The luminous pattern generated by the display unit, and visible through the transparent keyboard, can serve to present information and/or to delimit command areas e.g. similar to conventional keys on which functions can be indicated.
By means of this structure, the sources S1, S2, S3, . . . Sn are reconfigurable, i.e. the areas reserved for display purposes, the command areas and the functions indicated on these areas can be modified from one configuration to another, each configuration being specific to a system.
In the example represented in FIG. 2, the transparent keyboard 2 is connected to a keyboard management interface 3, which in turn is connected to a communications bus 4.
The display unit 1 is connected to a symbol generating module 5 which is also connected to the bus 4.
Of course, on the communications bus 4 are also connected a processing unit 6 which performs the processing sequences such as those illustrated in FIGS. 3 and 4, and a transmitter/receiver unit 7 which enables communication with the commanded aircraft system V through transmission lines Tx and reception lines Rx.
As previously mentioned, the command sources S1, S2, S3, . . . Sn are interactive with one another. Each of these sources can send commands to an aircraft system through a transceiver such as the unit 7.
In the representation mode used in FIG. 1, the information generated by the sources S1, S2, S3, . . . Sn is applied to the inputs of an OR gate 8 whose output is connected to the system for commanding a variable of the system V selected by source S1 which is solicited by an operator's finger.
The aircraft system which receives a command message executes this command and then returns an information, in the form of a status word, concerning its new status, to all the command sources S1, S2, S3, . . . Sn for the purposes of updating them.
This updating entails a modification of the display produced by the command sources S1, S2, S3, . . . Sn only if the latter are situated in a configuration in which the new status vector of the commanded system is visualized.
Otherwise, the updating is performed blindly, i.e. only in the memories in which the information concerning the different configurations of these sources is stored.
In this example, each keyboard can generate two types of commands, i.e.
commands to reconfigurate the keyboard that the pilot uses to access an aircraft system command and to obtain the appropriate keyboard configuration for this system;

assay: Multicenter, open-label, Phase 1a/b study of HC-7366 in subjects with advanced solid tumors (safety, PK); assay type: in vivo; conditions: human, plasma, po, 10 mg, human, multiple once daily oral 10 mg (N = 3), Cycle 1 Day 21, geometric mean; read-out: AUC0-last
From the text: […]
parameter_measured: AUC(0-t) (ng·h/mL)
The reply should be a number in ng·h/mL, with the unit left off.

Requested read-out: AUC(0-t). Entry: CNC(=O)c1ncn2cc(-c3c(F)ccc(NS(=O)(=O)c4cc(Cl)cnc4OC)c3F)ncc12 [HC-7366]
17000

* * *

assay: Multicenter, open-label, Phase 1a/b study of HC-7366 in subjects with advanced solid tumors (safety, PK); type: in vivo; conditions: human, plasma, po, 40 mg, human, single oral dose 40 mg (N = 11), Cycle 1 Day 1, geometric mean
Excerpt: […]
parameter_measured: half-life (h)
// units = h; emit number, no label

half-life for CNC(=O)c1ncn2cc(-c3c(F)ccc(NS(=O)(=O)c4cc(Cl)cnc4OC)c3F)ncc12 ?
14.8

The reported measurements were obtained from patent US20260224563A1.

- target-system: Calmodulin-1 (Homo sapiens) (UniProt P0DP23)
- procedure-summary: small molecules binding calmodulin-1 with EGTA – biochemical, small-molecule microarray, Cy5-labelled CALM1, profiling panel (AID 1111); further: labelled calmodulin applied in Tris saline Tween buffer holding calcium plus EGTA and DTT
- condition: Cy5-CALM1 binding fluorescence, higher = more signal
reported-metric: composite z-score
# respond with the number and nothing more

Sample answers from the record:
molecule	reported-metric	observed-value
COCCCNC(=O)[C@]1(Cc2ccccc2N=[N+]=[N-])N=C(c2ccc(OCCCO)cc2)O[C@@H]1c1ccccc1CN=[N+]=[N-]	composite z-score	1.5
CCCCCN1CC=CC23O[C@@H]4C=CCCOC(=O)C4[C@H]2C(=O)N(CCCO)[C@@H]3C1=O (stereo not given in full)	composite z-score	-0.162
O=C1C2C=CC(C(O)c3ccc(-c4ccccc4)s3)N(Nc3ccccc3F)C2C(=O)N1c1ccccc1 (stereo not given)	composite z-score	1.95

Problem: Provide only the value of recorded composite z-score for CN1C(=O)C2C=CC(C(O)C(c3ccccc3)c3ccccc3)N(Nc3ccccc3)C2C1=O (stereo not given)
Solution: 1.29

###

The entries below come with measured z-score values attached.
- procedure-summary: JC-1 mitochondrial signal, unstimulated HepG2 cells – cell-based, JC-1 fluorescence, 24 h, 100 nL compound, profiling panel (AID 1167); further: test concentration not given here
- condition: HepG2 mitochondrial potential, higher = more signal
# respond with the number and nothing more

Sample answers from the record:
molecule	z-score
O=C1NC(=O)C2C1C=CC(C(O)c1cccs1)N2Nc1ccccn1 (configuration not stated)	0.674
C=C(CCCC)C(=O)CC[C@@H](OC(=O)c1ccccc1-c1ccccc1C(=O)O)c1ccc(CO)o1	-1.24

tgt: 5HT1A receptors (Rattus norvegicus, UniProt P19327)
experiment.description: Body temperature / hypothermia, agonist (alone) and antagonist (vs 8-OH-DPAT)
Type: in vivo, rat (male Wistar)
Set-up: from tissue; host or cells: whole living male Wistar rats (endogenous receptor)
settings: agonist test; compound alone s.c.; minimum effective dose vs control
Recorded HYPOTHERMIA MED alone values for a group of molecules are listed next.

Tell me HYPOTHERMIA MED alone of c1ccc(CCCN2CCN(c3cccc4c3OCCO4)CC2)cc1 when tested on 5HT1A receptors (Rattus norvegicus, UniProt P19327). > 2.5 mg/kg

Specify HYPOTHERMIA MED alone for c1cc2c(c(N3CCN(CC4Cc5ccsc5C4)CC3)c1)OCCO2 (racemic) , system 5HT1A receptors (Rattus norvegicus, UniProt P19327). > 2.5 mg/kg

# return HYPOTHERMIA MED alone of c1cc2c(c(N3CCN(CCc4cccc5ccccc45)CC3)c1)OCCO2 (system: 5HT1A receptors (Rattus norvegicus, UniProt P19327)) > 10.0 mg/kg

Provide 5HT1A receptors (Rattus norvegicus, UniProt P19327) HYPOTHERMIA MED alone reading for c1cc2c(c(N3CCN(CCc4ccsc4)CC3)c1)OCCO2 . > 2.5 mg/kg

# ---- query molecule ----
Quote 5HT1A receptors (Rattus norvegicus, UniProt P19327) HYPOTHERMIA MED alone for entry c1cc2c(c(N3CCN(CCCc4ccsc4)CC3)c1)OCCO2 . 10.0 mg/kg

for each of the above-mentioned configurations, commands of the commanded aircraft system.
In fact, a command (e.g. pressing of a key on the keyboard) triggers the processing associated with this command. This processing can be e.g. a change of keyboard configuration or the transmission of a command word to the commanded system.
More precisely, a command (e.g. pressing of a key on the keyboard) causes an interruption (touch-sensitive IT, FIG. 4) of the background task (block 10) performed by the processing unit of the command means.
During this interruption, the processing unit of the command means proceeds to analyze the command and encode the function requested.
It is during the background task that the processing unit of the command means then carries out a test (block 11) to determine whether the function requested is a reconfiguration of the command source.
If so, the processing unit of the command means carries out the reconfiguration requested and modifies the display (if any) associated with this command means.
Then, the processing unit of the command means proceeds to update all the pages stored as a function of the aircraft system status (block 13), then all the command words to be transmitted (block 14).
The background task (block 10) of the system can further be interrupted by:
the transmission cycles of the command words to the commanded aircraft systems (transmission IT, FIG. 4), and
the reception of the system status word (reception IT, FIG. 4).
It is recalled that the reception of a system status word causes the system display to be updated on all command sources situated in the configuration corresponding to this system and blindly for the command sources momentarily in another configuration.
Of course, the invention is not limited to the embodiment previously described.
The command sources could thus consist in:
vocal commands using voice synthesis, the objective being to use natural language as much as possible to generate commands and to solicit the operator as little as possible,
touch-sensitive work boards 2" enabling the restitution of the position of a finger placed on an inert surface, said touch-sensitive work board can be possibly associated with a screen 1" situated remotely from the work board 2" to provide visual feedback to the operator,